The No. 12 Wisconsin Badgers football program opens up the 2021 season tomorrow morning at 11:00 AM (Central Time) against the No. 19 Penn State Nittany Lions at Camp Randall Stadium. It will be nationally televised on Fox. UW currently is a 5 1/2 point favorite, per Bovada.
Head Coach: Paul Chryst
7th Season at Wisconsin: 56-19 (.747), 5-1 (.833) in Bowl Games.
10th Season Overall: 75-38 (.664), 6-2 (.750) in Bowl Games.
The Badgers need consistency from quarterback Graham Mertz. The first season with Mertz under center could not have been more chaotic and it is difficult to know what to take away from the 2020 version of UW’s quarterback of the future and Wisconsin’s offense as a whole.
Expectations for the 2020 team were certainly raised after Mertz’s first start as a college football quarterback, but it was a major struggle offensively afterward. With the defense expected to be a strong unit once again, this Wisconsin offense needs to hold up its end of the bargain for a return to Indianapolis.
Mertz did not make any last year, but let’s point out the long list of excuses for him. Many quarterbacks would have struggled with what Mertz had to deal with in 2020, especially in their first season as a starter (and a redshirt Freshman might I add).
Mertz was one of the most hyped recruits for sure in recent Wisconsin history, and maybe ever, Mertz was expected to be the backup behind Jack Coan heading into the season, until Coan broke his foot in early October (weeks before the season started). Mertz put on a show against Illinois in the season opener.
Later that same weekend, Mertz tested positive for the coronavirus, and the season was never the same after that. Wisconsin had 21 days off in between games and with three games canceled, they never found a rhythm offensively. Wisconsin’s two best wide receivers missed nearly the entire season, their best running back played just four games and the quarterbacks coach was out during a key stretch due to a positive coronavirus test.
One of Chryst’s biggest strengths is his play-calling ability, and he gave up that role in 2020 as he dealt with the chaos around the season. Finally, it was revealed after the season that Mertz was playing with an injured throwing shoulder.
When you add all of that together, it makes sense why Mertz’s numbers were, let’s just say unspectacular. In seven starts, Mertz completed 61.1 percent of his passes, threw for 1,238 yards with nine touchdowns and five interceptions.
While plenty of players and teams throughout the country can be given a pass for 2020 with the stop-and-start nature of the season, there are no excuses for Mertz or the UW offense in 2021. If we have the same feeling at the end of this season as we do right now, something went terribly wrong.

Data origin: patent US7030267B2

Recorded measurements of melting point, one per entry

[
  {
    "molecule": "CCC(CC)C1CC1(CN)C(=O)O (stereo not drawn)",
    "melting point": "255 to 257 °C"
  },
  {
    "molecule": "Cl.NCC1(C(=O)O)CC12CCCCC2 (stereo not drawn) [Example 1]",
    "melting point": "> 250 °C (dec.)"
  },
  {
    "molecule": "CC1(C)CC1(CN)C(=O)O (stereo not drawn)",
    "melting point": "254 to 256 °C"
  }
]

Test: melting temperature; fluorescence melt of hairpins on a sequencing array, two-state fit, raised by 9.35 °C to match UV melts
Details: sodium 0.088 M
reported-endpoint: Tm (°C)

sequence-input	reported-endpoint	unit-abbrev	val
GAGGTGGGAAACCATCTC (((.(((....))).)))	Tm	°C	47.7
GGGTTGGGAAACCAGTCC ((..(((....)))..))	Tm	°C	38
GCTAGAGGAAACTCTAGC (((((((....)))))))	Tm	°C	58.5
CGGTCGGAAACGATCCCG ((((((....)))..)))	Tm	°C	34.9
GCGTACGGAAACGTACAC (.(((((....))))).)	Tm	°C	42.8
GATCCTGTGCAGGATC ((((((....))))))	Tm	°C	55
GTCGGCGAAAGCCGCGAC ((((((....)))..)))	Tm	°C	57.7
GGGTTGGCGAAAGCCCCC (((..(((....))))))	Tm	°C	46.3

With quarterbacks coach Jon Budmayr gone to be offensive coordinator at Colorado State, Chryst has taken over that role (along with still be head coach obviously) and Chryst will also regain control of the play calling duties. He knows the position well, so this is great news for the development of Mertz in Year Two as the starter with a full offseason to work.
The pressure on Mertz to be great will be high, and he has the talent to do it. Mertz is as advertised. He’ll need to be sharp early with the toughest tests on the schedule coming early with three of the first four games consisting of Penn State, Notre Dame and Michigan.
It’s time for Mertz to show why the top programs in the country wanted him as a recruit because excuses cannot continue into 2021.
The Badgers have a ton of talent returning on both sides of the ball, and they should be among the most improved teams in the country after going 4-3 in 2020.
Wisconsin has a great chance to break through as a program and reach that next level as a program. If UW plays the same way they did in 2020, something went incredibly wrong.
Currently, Wisconsin is the betting favorite to win all 12 of their regular season games, but the Badgers will find themselves in plenty of tight battles from tomorrow morning till the very end of the season.
I’ll be giving my best-case and worst-case scenarios and then will be giving my prediction.
The best case is Badgers go 12-0 and make whoever bets them in Vegas wealthy.
At 12-0, Wisconsin would obviously win the Big Ten West and would play the winner of the Big Ten East in the championship game with a shot at the College Football Playoff and/or the Rose Bowl.
Expectations for this program over the last seven years have been elevated to the point where single-digit win total is considered a disappointment, which is a good spot to be in. I’ll set the “worst-case” floor at 8-4, and if that happens, something went very very wrong. That would likely mean that Wisconsin got off to an ugly start to the season against Penn State, Notre Dame and Michigan as three of the first four opponents.
Wisconsin’s defense is in a spot where it expects to be among the best in the Big Ten, so I have a hard time thinking that’s going to be the main issue if the Badgers lose four (or more) games. It’s ultimately going to come down to what Mertz and the passing game can do. If he gets hurt again or simply does not look sharp, this could be an 8-4 team sitting out of the conference championship game.
The Wisconsin Badgers go 11-1.
Wisconsin’s 2021 Schedule (All Times Are Central Time Zone):
September 4, vs Penn State, 11:00 AM, Fox
September 11, vs Eastern Michigan, 6:00 PM, FS1
September 25, at Notre Dame (Soldier Field), 11:00 AM, Fox
October 2, vs Michigan, TBA, TBA
October 9, at Illinois, 2:30 or 3:00 PM, TBA
October 16, vs Army, TBA, TBA
October 23, at Purdue, TBA, TBA
October 30, vs Iowa, 11:00 AM, TBA
November 6, at Rutgers, TBA, TBA
November 13, vs Northwestern, TBA, TBA
November 20, vs Nebraska, TBA, TBA
November 27, at Minnesota, TBA, TBA
December 4, Big Ten Championship, 7:00 PM, Fox